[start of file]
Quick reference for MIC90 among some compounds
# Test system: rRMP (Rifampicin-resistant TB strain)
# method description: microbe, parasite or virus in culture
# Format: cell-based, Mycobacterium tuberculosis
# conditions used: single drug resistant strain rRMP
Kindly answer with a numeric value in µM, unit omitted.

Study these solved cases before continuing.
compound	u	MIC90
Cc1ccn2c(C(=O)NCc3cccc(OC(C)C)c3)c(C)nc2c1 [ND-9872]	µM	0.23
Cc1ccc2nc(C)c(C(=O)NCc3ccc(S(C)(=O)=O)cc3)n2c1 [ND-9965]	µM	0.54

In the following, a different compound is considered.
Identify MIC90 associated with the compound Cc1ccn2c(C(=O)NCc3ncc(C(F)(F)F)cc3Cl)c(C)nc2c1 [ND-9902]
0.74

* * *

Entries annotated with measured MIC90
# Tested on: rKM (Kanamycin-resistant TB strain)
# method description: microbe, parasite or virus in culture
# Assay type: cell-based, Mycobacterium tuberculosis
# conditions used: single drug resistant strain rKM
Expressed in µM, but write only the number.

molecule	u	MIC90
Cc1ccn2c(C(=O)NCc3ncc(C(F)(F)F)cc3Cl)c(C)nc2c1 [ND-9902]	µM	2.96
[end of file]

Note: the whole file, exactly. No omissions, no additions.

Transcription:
Quick reference for MIC90 among some compounds
# Test system: rRMP (Rifampicin-resistant TB strain)
# method description: microbe, parasite or virus in culture
# Format: cell-based, Mycobacterium tuberculosis
# conditions used: single drug resistant strain rRMP
Kindly answer with a numeric value in µM, unit omitted.

Study these solved cases before continuing.
compound	u	MIC90
Cc1ccn2c(C(=O)NCc3cccc(OC(C)C)c3)c(C)nc2c1 [ND-9872]	µM	0.23
Cc1ccc2nc(C)c(C(=O)NCc3ccc(S(C)(=O)=O)cc3)n2c1 [ND-9965]	µM	0.54

In the following, a different compound is considered.
Identify MIC90 associated with the compound Cc1ccn2c(C(=O)NCc3ncc(C(F)(F)F)cc3Cl)c(C)nc2c1 [ND-9902]
0.74

* * *

Entries annotated with measured MIC90
# Tested on: rKM (Kanamycin-resistant TB strain)
# method description: microbe, parasite or virus in culture
# Assay type: cell-based, Mycobacterium tuberculosis
# conditions used: single drug resistant strain rKM
Expressed in µM, but write only the number.

molecule	u	MIC90
Cc1ccn2c(C(=O)NCc3ncc(C(F)(F)F)cc3Cl)c(C)nc2c1 [ND-9902]	µM	2.96